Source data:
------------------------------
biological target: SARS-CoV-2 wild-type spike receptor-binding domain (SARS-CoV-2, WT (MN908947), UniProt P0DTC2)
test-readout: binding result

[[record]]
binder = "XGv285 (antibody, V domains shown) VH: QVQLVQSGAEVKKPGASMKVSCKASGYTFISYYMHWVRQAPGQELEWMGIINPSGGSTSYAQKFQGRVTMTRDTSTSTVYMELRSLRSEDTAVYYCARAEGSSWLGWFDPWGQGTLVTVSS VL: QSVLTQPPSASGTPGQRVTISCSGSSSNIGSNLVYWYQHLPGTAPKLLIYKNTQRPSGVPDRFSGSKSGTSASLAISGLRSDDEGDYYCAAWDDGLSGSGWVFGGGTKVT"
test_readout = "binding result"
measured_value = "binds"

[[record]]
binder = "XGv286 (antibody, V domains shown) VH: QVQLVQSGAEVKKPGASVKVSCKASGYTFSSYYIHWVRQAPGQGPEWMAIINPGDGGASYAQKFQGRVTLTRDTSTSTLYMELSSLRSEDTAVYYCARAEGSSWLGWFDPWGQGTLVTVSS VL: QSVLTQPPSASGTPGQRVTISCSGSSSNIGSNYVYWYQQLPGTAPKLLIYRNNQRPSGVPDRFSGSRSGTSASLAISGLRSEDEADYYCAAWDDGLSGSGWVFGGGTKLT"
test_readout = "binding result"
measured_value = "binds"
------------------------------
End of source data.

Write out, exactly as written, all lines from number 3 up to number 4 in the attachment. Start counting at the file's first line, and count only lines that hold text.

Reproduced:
[[record]]
binder = "XGv285 (antibody, V domains shown) VH: QVQLVQSGAEVKKPGASMKVSCKASGYTFISYYMHWVRQAPGQELEWMGIINPSGGSTSYAQKFQGRVTMTRDTSTSTVYMELRSLRSEDTAVYYCARAEGSSWLGWFDPWGQGTLVTVSS VL: QSVLTQPPSASGTPGQRVTISCSGSSSNIGSNLVYWYQHLPGTAPKLLIYKNTQRPSGVPDRFSGSKSGTSASLAISGLRSDDEGDYYCAAWDDGLSGSGWVFGGGTKVT"